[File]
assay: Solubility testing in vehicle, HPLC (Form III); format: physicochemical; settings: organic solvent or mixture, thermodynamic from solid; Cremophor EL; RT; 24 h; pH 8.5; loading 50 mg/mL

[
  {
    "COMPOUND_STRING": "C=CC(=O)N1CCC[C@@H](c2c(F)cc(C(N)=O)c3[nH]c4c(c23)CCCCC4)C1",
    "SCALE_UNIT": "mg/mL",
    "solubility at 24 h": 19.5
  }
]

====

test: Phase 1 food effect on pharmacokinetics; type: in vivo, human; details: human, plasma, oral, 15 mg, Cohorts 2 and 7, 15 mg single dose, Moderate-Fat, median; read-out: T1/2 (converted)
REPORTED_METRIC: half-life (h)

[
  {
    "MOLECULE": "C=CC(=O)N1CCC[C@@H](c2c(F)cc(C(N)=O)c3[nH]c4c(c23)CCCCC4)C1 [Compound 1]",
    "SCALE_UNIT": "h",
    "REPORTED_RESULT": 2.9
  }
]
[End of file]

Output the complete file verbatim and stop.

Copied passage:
assay: Solubility testing in vehicle, HPLC (Form III); format: physicochemical; settings: organic solvent or mixture, thermodynamic from solid; Cremophor EL; RT; 24 h; pH 8.5; loading 50 mg/mL

[
  {
    "COMPOUND_STRING": "C=CC(=O)N1CCC[C@@H](c2c(F)cc(C(N)=O)c3[nH]c4c(c23)CCCCC4)C1",
    "SCALE_UNIT": "mg/mL",
    "solubility at 24 h": 19.5
  }
]

====

test: Phase 1 food effect on pharmacokinetics; type: in vivo, human; details: human, plasma, oral, 15 mg, Cohorts 2 and 7, 15 mg single dose, Moderate-Fat, median; read-out: T1/2 (converted)
REPORTED_METRIC: half-life (h)

[
  {
    "MOLECULE": "C=CC(=O)N1CCC[C@@H](c2c(F)cc(C(N)=O)c3[nH]c4c(c23)CCCCC4)C1 [Compound 1]",
    "SCALE_UNIT": "h",
    "REPORTED_RESULT": 2.9
  }
]